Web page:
“Deborah agreed to take part in a trial as she was keen to help other cancer patients in the future. "If taking part in a trial means others might be helped then I’m very happy with that."
A trial looking at pain control after breast cancer surgery
Please note - this trial is no longer recruiting patients. We hope to add results when they are available.
This trial is looking at another way to control pain after surgery for breast cancer.
You are most likely to have painkillers after surgery for breast cancer. These work quite well but can cause side effects, for example feeling sick and feeling sleepy. So doctors are always looking for ways to improve pain control after surgery, especially during the first few days after the operation.
The researchers think thin tubes, called wound catheters, could help by delivering a
This type of pain control has worked well following other types of surgery including breast reconstruction. It has helped with recovery and reduced the need for painkillers.
The aims of this trial are to find out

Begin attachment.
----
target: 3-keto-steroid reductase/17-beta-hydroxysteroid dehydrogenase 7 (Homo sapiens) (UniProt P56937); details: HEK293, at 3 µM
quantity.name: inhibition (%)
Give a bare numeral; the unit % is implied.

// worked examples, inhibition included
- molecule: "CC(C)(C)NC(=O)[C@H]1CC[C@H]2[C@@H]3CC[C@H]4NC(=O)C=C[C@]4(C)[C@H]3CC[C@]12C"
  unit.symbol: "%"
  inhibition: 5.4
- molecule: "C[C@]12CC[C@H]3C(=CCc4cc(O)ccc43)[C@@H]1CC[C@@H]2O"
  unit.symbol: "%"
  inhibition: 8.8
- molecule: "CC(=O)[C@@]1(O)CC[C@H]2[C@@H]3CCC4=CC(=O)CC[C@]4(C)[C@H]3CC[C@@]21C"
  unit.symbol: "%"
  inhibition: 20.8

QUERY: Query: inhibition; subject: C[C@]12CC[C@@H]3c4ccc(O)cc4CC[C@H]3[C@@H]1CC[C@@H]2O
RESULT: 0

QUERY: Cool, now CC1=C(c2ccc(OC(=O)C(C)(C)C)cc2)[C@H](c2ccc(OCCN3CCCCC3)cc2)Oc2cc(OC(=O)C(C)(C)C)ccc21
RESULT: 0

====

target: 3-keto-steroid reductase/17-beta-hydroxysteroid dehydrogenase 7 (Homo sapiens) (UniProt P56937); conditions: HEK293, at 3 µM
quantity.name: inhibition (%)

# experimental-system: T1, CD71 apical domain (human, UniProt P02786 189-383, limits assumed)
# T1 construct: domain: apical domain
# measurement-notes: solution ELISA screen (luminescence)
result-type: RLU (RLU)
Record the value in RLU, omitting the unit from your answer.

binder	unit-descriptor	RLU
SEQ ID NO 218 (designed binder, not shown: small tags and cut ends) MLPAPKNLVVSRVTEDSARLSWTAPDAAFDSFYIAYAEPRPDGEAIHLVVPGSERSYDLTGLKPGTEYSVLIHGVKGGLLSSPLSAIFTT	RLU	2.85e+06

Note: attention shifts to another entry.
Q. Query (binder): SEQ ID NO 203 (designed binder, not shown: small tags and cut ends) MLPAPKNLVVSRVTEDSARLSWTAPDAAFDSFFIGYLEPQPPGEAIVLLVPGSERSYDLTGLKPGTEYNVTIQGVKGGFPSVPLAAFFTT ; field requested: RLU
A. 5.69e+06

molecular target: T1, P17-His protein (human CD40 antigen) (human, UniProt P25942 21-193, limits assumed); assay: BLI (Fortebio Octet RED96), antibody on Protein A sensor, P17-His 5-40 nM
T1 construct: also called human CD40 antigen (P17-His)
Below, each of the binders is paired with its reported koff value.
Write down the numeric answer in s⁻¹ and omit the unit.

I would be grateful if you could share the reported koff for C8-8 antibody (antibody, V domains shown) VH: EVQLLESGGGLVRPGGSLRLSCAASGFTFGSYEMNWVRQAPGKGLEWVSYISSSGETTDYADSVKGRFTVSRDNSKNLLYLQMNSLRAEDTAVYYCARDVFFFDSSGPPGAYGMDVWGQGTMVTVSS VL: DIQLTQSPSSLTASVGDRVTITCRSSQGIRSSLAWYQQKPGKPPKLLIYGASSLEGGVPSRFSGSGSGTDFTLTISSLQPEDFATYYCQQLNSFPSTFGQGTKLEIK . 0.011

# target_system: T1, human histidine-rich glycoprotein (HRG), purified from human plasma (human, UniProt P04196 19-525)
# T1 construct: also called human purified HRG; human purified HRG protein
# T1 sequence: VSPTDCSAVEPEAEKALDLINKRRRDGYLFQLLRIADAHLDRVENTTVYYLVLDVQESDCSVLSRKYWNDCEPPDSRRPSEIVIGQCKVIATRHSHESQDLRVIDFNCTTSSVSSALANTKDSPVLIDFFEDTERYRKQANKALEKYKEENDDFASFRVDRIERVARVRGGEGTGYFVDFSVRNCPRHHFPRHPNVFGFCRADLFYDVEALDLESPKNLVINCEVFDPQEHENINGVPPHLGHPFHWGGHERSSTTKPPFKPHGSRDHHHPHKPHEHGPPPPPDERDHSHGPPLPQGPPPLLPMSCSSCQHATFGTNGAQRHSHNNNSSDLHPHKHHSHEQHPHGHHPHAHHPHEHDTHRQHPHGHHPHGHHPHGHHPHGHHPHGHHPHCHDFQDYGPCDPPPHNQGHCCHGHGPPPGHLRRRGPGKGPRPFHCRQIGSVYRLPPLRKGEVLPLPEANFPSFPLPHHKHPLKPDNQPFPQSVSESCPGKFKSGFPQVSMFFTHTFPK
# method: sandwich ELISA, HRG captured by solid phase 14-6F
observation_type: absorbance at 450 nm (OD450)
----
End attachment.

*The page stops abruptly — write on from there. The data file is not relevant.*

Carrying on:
- How well wound catheters will work following breast cancer surgery
- How well this type of pain control reduces the need for painkillers
Who can enter
You may be able to enter this trial if you attend the Wansbeck General Hospital, Newcastle upon Tyne and you are having surgery to remove your whole breast (mastectomy) with or without breast reconstruction.
You cannot enter this trial if you are
This trial will recruit 80 women who attend the Wansbeck General Hospital, Newcastle upon Tyne.
This is a randomised trial. You will be randomly put into 1 of 2 groups. Neither you nor your doctor can choose which group you are in. Half the women have the wound catheters and painkilling drugs to control their pain after surgery. The other women have painkilling drugs only, as is currently done routinely.
On each of the first 2 days after your surgery, you fill in a questionnaire 5 times. It asks you about any pain you might have. It should take no longer than 10 minutes to fill in each time.
The nurse will remove the wound catheters before you go home.
There are no extra visits to the hospital if you agree to take part in this trial.
We know from research that wound catheters are safe to use and don’t cause any increased risk of complications after surgery.
How to join a clinical trial
Please note: In order to join a trial you will need to discuss it with your doctor, unless otherwise specified.
Dr Mark Piper
Breast Cancer Research Trust
Northumbria Healthcare NHS Foundation Trust